In many service-based businesses, in the trades, in the professions, or in any business where the labour of a human is involved in the delivery of the service, there is often the notion that the person delivering the service is being paid for their time. This is simply not the case, what they are being paid for is the delivery of the service, and time has little if anything to do with it.
There is a famous story involving either Picasso, or a man with a hammer, depending on who is telling the story. When a customer complained that a painting or a piece of percussive maintenance had only taken seconds to perform yet was being priced exorbitantly, the reply was that it had only taken a little time to provide the service, but a lifetime to learn how to do it.
I have noticed that my motor mechanic has recently started adding “one and a half hours at $125 per hour” at the bottom of each invoice, For me, this is a completely irrelevant piece of information. I have no idea whether it has taken him an hour and a half to do the job or whether it should have, or whether he is simply inefficient. Nor do I have any notion as to whether $125 per hour is a reasonable rate to pay or not, leaving aside how he went about calculating that rate.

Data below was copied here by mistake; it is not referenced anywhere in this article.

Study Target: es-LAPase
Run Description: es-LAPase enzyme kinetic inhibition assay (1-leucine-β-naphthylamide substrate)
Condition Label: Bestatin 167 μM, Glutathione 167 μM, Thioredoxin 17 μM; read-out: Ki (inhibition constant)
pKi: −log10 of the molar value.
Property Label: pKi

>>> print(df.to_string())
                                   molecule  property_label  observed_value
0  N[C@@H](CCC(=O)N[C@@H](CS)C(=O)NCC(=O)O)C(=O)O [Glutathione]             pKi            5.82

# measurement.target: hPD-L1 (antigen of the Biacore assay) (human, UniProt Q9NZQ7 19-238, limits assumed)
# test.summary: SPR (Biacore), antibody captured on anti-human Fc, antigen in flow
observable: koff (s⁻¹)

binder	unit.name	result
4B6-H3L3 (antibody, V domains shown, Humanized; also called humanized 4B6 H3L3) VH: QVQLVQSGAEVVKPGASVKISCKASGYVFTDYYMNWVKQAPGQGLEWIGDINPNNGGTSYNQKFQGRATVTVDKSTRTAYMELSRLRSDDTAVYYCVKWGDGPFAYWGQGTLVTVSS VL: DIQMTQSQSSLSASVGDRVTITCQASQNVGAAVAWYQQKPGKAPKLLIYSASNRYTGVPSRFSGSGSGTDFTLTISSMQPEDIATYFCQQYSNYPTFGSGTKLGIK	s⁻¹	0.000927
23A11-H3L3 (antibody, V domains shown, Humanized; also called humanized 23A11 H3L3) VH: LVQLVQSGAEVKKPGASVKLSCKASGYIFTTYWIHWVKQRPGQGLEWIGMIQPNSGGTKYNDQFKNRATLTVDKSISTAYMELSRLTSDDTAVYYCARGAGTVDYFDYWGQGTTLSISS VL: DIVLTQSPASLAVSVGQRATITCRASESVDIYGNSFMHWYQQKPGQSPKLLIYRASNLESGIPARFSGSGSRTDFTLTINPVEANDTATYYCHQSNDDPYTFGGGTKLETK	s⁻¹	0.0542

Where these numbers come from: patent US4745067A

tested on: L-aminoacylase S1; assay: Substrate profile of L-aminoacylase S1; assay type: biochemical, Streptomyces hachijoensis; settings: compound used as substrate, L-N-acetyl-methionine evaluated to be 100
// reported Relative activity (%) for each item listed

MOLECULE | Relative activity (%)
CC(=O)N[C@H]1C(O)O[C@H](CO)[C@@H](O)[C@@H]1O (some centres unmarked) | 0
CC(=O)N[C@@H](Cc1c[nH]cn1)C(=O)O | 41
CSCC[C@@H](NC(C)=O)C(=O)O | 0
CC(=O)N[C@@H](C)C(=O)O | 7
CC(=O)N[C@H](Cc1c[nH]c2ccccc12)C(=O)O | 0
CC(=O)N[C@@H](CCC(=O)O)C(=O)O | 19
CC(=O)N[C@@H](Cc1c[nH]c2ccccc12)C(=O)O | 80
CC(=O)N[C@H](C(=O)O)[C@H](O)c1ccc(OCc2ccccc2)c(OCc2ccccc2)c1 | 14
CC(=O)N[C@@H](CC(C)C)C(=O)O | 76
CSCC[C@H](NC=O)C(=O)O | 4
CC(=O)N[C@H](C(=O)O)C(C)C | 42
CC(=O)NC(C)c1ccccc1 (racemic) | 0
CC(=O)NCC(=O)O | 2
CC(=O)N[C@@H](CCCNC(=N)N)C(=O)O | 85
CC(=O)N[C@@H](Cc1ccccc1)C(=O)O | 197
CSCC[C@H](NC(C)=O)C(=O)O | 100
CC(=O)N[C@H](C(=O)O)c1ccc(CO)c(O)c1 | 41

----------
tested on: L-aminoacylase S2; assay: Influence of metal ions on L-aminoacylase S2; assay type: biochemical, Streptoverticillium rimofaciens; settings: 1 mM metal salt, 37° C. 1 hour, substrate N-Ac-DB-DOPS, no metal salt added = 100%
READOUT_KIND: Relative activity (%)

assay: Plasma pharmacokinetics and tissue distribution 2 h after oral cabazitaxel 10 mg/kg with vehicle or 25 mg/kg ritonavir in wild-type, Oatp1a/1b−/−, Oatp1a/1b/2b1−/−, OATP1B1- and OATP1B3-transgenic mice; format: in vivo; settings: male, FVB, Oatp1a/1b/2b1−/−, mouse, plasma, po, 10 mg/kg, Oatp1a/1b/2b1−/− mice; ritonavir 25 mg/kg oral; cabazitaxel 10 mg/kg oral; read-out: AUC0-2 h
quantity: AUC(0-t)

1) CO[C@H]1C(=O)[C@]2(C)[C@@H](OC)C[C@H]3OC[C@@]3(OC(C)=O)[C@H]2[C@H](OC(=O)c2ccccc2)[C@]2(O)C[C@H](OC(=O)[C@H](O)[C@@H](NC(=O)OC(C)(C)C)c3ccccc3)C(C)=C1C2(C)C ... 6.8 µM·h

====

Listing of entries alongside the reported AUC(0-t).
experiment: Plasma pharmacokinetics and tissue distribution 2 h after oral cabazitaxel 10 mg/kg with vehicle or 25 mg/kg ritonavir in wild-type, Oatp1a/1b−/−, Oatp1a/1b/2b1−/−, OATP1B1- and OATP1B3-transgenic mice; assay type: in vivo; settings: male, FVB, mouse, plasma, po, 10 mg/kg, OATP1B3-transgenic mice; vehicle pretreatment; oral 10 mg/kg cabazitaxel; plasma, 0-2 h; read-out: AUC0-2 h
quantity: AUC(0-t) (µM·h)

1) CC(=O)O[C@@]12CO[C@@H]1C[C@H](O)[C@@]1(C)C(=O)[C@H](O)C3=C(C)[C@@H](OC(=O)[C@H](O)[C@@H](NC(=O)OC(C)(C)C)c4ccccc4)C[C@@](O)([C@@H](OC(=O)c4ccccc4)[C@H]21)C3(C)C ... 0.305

I have had the tragic misfortune in my own life of being expected to record time as a basis for billing, and I can say with surety that the recording by staff of six-minute intervals in professional services firm is also an utter waste of, rather than recording of, time. What happens is that the amount of time spent on a clients matter is diligently recorded, some arbitrary rate applied to that time, and then some discount or write up factor is applied when actually doing the billing. This makes a farce of the whole recording process. Not only is the time recorded not used to bill the client, but the very fact of using time as a basis of billing means that there is no reward for efficiency gain on the part of those providing the service. In fact, were time truly employed as a basis for billing, the professional would be rewarded for being particularly poor at doing their job.
Then there is, for example, the issue of time-based fraud. If a particular staff member knows that a job is being priced more highly than the underlying time would justify, then guess where any time spent browsing Facebook is charged.
It was only partially a joke during my time in this environment that we charged the client 10% more than last year or whatever they would put up with, regardless of the time spent.
In most cases, your client or customer doesn’t really care how long it takes you to provide a service they simply want the service provided. If you can do the job more quickly then that is an advantage for yourself, and if you are lousy at it, then that is your problem. In our next article, I will explore what you are really getting paid for.
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